By managing impervious surface and not speeding the discharge of water into streams and municipal systems, the community can avoid a lot of misery, damage and expense.
Impervious surface does not allow water to soak into the soil where it falls. When water is displaced from one spot and rapidly sent somewhere else the next place may also become overwhelmed. Some landscapes readily soak up a lot of water (particularly sandy soils). Clay soils on the other hand are slow to wet, slow to dry and do not pass water easily. Places where the slope is steep or the soil is shallow to rock can also get overwhelmed. As people change the landscape the increase in impervious surface in one location (roofs, driveways, roads and parking lots) may cause damage down the hill. It is possible to take steps to avoid this problem going forward. It is also possible to fix the problem where it already occurs, but that may become increasingly expensive.
- Be aware of the percentage of impervious surface you have in the watershed. See USGS StreamStats.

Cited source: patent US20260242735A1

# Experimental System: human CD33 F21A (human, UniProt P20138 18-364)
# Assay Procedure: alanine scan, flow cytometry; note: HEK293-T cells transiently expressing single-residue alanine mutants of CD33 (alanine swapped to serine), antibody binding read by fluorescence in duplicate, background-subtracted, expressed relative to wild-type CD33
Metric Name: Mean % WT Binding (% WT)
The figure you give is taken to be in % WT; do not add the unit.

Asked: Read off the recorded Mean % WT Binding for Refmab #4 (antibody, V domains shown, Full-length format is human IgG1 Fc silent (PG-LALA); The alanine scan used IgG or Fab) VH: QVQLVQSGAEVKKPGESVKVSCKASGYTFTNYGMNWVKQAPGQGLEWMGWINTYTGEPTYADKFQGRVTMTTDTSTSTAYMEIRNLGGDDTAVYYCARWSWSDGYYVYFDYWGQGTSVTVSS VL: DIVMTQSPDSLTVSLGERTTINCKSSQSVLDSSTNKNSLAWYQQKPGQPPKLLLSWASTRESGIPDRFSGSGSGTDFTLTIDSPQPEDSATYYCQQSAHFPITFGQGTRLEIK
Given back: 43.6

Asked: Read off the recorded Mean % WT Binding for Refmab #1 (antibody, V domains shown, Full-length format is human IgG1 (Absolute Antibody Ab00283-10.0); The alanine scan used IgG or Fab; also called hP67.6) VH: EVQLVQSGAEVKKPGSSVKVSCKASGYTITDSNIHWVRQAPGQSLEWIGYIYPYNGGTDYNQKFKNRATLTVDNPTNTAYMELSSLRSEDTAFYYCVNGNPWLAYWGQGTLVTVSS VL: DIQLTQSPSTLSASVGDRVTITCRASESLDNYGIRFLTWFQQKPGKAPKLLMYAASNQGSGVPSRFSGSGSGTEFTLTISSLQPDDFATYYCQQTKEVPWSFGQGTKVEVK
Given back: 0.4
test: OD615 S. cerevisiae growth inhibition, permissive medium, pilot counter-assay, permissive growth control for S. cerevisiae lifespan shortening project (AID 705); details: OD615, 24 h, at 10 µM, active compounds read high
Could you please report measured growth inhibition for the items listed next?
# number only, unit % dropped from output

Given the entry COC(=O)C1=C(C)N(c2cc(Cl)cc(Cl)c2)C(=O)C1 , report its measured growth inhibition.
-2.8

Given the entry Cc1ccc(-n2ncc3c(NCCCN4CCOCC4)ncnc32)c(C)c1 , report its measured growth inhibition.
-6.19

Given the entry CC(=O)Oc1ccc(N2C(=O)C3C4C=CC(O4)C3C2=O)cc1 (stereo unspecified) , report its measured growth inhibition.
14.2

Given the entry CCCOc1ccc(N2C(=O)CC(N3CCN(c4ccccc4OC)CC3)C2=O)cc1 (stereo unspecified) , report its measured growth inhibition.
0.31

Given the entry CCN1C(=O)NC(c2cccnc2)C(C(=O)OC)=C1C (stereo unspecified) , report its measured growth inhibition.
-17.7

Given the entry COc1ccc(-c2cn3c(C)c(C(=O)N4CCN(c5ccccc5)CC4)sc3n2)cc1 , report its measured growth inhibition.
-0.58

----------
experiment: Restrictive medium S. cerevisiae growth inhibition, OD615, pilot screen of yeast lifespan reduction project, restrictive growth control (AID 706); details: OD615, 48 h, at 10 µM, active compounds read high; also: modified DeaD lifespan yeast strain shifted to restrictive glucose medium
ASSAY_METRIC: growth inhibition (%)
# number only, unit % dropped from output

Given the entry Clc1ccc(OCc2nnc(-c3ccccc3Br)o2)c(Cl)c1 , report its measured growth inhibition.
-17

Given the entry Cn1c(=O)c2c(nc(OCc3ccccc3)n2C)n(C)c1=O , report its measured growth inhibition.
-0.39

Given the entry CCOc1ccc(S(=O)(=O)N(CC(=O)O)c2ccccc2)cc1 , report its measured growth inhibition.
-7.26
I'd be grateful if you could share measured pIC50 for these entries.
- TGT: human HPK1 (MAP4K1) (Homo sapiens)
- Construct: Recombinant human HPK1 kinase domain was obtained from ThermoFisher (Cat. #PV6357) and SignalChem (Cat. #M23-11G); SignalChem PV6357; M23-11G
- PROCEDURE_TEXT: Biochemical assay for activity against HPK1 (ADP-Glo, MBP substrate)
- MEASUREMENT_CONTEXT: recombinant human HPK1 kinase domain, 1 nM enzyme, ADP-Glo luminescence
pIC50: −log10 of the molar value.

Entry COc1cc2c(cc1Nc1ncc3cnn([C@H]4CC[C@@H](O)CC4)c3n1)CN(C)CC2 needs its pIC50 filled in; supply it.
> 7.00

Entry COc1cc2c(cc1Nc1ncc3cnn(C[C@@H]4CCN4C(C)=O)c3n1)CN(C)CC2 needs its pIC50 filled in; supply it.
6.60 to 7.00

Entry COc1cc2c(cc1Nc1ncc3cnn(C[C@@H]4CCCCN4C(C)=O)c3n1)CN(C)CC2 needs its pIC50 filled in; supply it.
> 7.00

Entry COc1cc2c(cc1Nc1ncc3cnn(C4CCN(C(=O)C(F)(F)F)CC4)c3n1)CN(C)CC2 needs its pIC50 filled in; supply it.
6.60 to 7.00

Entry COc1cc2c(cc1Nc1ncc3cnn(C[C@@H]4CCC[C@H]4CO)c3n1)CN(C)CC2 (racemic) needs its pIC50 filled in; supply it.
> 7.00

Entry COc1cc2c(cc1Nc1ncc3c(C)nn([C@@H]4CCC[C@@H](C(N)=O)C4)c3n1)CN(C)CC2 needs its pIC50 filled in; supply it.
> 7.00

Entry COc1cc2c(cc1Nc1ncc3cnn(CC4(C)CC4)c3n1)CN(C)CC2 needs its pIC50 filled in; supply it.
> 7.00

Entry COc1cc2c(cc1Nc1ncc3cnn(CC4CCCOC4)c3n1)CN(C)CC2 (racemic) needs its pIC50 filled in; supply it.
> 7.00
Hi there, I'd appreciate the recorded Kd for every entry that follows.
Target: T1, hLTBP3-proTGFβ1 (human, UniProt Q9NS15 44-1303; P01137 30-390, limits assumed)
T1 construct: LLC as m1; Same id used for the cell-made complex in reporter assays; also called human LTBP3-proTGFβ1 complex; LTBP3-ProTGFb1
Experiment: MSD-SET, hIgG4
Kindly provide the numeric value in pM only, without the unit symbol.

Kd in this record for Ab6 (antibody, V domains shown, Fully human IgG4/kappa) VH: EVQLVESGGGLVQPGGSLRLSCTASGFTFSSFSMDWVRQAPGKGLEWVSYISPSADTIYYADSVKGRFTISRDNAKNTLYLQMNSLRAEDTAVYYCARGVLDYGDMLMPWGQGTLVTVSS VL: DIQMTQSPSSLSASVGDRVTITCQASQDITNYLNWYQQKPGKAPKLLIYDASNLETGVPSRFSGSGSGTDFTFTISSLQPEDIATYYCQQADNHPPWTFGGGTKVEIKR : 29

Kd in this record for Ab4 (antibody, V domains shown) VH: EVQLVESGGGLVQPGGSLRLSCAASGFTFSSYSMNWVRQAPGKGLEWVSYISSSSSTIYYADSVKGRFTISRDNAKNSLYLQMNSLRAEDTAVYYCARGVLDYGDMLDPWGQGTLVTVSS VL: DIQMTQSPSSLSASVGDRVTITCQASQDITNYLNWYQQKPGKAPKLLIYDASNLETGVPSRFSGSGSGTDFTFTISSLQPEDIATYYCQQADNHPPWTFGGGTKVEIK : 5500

- Avoid more off-site discharges of stormwater by adopting Low Impact Development (LID) Standards. This would require each landscape change to not release the stormwater off site in a way that would impair other existing or future uses.
- Reduce current problems from stormwater discharges by implementing Green Stormwater Infrastructure (GSI) methods.
- In severe situations gray infrastructure (concrete) designs may be needed. But even these can be created to be attractive and meet other community goals.
- Some communities have streams and lakes that have already become impaired by stormwater. These communities can prepare a comprehensive stormwater plan and develop systems such as stormwater utilities to help fund and correct the established problem.